OED connected work2future with Jabil Circuit, a US-based electronics manufacturing services company and the third-largest contract manufacturer in the world, to participate in the inaugural year of San Jose Works. Work2future worked closely with the manufacturer to engage them in the process and address concerns about taking on youth, including designing a specialized training program for students.

Implementing a High-Tech Internship Program

Jabil’s management team handpicked fourteen interns based on their interest in technology, written communication skills, and capacity to learn and thrive in this work environment. About half of the interns had high school degrees, and half had some college experience. All lived in San Jose neighborhoods that had been identified by the Mayor’s Gang Prevention Task Force as hot spots for gang activity.

Twelve interns were placed in production roles, tasked with assembling intricate equipment like circuit boards. The other two were placed in human resources and warehousing roles, exposing them to the operations side of the company. The interns were paid San Jose’s minimum wage of $10 per hour, working 32-hour weeks.

Many of Jabil’s employees have decades of experience in manufacturing and technology, with tremendous intellectual capital and expertise to share. The program gave these employees a rare opportunity to train and mentor this new generation of vibrant and eager workers.”

VALONNA FOWLER, JABIL CIRCUIT

Jabil provided the interns with insight into the sector, as well as both technical and soft skills: the program included training on communication, workflow management, and an intensive, full-day component identification course, in which employees learn about the materials, equipment, and technical processes of production. At first, they worked closely alongside employee mentors and shadowed full-time employees but were soon able to take on longer term projects of their own.

At the end of the five week program, two students were hired as full-time production employees. For the remainder, the program successfully increased awareness of career paths in manufacturing and passed on solid, transferable skills that would be valued in any workplace.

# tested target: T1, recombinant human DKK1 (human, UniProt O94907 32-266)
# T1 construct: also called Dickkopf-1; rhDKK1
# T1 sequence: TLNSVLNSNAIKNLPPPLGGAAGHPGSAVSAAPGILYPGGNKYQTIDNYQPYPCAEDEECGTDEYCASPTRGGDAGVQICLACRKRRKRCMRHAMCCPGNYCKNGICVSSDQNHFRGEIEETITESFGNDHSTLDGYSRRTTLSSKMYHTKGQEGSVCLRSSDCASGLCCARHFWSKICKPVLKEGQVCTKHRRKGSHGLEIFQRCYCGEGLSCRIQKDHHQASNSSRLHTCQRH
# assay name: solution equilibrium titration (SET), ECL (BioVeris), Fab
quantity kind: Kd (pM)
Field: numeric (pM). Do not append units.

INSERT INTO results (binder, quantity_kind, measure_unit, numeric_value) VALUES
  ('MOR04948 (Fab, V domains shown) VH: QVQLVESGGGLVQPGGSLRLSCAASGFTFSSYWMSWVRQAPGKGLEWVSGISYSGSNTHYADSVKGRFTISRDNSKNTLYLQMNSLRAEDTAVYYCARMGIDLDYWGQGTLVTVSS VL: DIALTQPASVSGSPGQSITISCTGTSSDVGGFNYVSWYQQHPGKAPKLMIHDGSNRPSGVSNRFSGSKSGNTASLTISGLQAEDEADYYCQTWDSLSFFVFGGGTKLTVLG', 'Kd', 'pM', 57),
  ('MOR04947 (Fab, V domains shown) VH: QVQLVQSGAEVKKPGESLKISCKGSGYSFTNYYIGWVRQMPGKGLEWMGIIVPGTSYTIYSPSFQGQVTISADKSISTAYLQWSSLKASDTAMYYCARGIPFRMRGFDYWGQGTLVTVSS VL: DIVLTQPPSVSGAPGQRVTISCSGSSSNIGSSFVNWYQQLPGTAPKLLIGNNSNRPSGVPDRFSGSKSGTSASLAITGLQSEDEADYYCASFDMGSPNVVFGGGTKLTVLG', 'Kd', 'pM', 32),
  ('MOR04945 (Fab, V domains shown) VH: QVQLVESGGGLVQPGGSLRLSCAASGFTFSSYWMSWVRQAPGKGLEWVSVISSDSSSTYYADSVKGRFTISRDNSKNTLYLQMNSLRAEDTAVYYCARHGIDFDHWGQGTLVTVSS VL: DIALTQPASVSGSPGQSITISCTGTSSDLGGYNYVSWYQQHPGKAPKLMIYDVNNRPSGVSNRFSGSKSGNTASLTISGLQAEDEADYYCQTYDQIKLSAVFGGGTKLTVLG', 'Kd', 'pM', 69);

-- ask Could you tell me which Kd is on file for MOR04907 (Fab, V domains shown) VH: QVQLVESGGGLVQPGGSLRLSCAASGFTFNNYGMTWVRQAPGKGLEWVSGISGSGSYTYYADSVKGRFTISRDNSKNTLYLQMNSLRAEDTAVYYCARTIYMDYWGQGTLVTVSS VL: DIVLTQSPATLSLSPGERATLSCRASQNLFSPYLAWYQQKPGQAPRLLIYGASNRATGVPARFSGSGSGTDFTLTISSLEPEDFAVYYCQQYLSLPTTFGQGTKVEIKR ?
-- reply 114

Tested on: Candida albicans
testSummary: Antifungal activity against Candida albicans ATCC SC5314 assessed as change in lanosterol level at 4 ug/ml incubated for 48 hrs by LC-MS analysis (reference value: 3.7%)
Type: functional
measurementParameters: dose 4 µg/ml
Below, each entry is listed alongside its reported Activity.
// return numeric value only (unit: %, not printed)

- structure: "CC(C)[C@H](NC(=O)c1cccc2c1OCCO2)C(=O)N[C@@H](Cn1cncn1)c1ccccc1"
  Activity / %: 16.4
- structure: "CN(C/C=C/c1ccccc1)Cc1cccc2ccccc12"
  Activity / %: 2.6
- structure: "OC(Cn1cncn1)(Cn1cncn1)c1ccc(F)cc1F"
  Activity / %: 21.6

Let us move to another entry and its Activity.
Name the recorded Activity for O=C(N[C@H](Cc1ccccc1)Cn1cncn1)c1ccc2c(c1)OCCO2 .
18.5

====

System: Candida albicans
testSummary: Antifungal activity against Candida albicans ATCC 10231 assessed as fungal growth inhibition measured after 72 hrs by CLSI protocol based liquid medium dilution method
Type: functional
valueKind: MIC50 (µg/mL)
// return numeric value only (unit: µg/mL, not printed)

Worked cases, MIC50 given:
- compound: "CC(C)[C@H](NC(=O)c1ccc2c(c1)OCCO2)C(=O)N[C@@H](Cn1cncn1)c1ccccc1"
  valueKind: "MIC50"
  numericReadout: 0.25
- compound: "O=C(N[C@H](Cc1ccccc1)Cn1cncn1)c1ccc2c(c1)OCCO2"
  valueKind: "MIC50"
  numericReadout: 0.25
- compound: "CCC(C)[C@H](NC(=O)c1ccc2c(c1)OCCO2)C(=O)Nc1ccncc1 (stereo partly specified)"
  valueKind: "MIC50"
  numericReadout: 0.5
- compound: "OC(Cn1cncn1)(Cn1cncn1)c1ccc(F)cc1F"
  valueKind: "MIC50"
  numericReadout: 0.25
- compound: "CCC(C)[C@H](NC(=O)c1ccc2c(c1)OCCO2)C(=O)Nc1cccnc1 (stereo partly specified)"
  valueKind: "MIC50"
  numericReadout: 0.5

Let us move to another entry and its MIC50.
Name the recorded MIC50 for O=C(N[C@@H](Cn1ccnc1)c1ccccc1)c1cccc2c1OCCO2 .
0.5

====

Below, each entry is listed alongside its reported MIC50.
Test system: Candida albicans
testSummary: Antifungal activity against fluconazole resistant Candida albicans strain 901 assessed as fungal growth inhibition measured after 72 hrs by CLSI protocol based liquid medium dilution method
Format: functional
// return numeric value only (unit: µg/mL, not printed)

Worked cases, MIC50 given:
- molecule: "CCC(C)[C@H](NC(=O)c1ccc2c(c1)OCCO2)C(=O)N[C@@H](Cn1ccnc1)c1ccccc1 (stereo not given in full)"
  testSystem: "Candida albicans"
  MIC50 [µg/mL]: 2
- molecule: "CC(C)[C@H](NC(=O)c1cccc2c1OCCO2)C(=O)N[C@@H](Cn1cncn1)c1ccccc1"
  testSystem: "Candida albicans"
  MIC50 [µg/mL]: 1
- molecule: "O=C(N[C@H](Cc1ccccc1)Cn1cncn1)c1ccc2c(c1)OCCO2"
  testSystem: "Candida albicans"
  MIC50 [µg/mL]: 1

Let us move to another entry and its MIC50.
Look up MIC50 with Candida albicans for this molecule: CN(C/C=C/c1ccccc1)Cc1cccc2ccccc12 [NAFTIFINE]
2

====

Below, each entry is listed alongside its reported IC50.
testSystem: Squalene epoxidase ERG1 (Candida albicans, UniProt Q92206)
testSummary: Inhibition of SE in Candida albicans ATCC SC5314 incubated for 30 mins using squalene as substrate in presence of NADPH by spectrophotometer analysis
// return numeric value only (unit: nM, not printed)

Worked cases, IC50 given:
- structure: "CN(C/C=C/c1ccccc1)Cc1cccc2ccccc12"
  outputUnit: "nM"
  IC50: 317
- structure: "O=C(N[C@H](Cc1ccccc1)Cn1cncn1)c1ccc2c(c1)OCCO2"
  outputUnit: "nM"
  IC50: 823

High school students on a Manufaturing Day tour at Jabil.

High school students on a Manufaturing Day tour at Jabil.

In addition to gaining two new full-time employees, the company used the program to develop leadership skills among existing staff. “Many of Jabil’s employees have decades of experience in manufacturing and technology, with tremendous intellectual capital and expertise to share,” reported Valonna Fowler, Learning and Performance Specialist at Jabil. “The program gave these employees a rare opportunity to train and mentor this new generation of vibrant and eager workers.”

The program also enriched employee understanding of the diversity of experiences and backgrounds in San Jose communities, and helped Jabil’s management team to see the value in looking beyond their usual hiring pool, recognizing that qualified candidates are not limited to those who hold specific degrees.

Following on the success of the inaugural year of the program, Jabil and work2future will be partnering again this summer to hire 10 youth interns.

SJ-HT-MFG-Box-for-website2A Spectrum of Activities

The San Jose Works program is just one of several efforts in San Jose to strengthen the manufacturing workforce pipeline. For example, to meet the constantly evolving needs of local manufacturers, work2future partners with local community colleges and universities to provide intensive “cohort trainings” for in-demand skills such as welding, logistics and project management. Over 100 adults have participated in work2future’s manufacturing-related training since fall 2015, with 65 percent gaining employment so far, and the remainder continue to be actively engaged in training and job searches with work2future.

Meanwhile, to deepen the City’s understanding of how best to champion the local manufacturing industry, OED is undertaking a major data collection effort to design and implement a regional manufacturing survey in San Jose, San Francisco, Fremont, and Oakland, in partnership with SFMade, a San Francisco-based non-profit organization that supports manufacturers. Quantifying local manufacturing employment will enable San Jose to better articulate the value of manufacturers to the city’s economy while designing better programs to support the industry.

Endnotes

1. See, for example: Issie Laposky, “Silicon Valley’s biggest worry should be inequality, not a bubble.” February 2015. Wired. and Julie Carrie Wong, “Silicon Valley subcontracting makes income inequality worse, report finds.” March 2016. The Guardian.
2. Economic Modeling Specialists Intl. (EMSI) 2016.
All images courtesy of San Jose Office of Economic Development
© 2016 Pratt Center for Community Development. All Rights Reserved.